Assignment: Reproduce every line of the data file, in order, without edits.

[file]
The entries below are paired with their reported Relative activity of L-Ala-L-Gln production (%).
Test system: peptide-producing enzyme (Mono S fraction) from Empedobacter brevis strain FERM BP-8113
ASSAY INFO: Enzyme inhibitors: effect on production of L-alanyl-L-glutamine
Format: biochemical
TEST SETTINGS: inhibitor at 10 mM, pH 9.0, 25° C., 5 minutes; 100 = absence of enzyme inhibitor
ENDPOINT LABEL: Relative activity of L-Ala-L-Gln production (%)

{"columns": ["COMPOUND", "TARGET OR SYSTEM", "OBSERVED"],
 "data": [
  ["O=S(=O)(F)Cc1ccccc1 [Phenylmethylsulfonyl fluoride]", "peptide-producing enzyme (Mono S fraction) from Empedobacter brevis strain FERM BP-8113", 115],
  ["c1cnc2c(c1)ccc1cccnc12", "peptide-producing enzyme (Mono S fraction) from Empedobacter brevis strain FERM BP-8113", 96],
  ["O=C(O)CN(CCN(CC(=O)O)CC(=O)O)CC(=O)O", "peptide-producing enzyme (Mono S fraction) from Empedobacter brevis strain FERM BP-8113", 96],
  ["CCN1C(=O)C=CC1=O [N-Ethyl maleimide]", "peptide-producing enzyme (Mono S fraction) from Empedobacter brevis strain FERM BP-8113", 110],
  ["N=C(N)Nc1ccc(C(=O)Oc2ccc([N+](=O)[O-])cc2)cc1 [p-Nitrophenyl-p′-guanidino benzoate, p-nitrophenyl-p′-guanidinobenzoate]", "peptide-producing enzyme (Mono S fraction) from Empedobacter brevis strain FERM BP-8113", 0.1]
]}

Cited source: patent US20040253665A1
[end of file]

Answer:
The entries below are paired with their reported Relative activity of L-Ala-L-Gln production (%).
Test system: peptide-producing enzyme (Mono S fraction) from Empedobacter brevis strain FERM BP-8113
ASSAY INFO: Enzyme inhibitors: effect on production of L-alanyl-L-glutamine
Format: biochemical
TEST SETTINGS: inhibitor at 10 mM, pH 9.0, 25° C., 5 minutes; 100 = absence of enzyme inhibitor
ENDPOINT LABEL: Relative activity of L-Ala-L-Gln production (%)

{"columns": ["COMPOUND", "TARGET OR SYSTEM", "OBSERVED"],
 "data": [
  ["O=S(=O)(F)Cc1ccccc1 [Phenylmethylsulfonyl fluoride]", "peptide-producing enzyme (Mono S fraction) from Empedobacter brevis strain FERM BP-8113", 115],
  ["c1cnc2c(c1)ccc1cccnc12", "peptide-producing enzyme (Mono S fraction) from Empedobacter brevis strain FERM BP-8113", 96],
  ["O=C(O)CN(CCN(CC(=O)O)CC(=O)O)CC(=O)O", "peptide-producing enzyme (Mono S fraction) from Empedobacter brevis strain FERM BP-8113", 96],
  ["CCN1C(=O)C=CC1=O [N-Ethyl maleimide]", "peptide-producing enzyme (Mono S fraction) from Empedobacter brevis strain FERM BP-8113", 110],
  ["N=C(N)Nc1ccc(C(=O)Oc2ccc([N+](=O)[O-])cc2)cc1 [p-Nitrophenyl-p′-guanidino benzoate, p-nitrophenyl-p′-guanidinobenzoate]", "peptide-producing enzyme (Mono S fraction) from Empedobacter brevis strain FERM BP-8113", 0.1]
]}

Cited source: patent US20040253665A1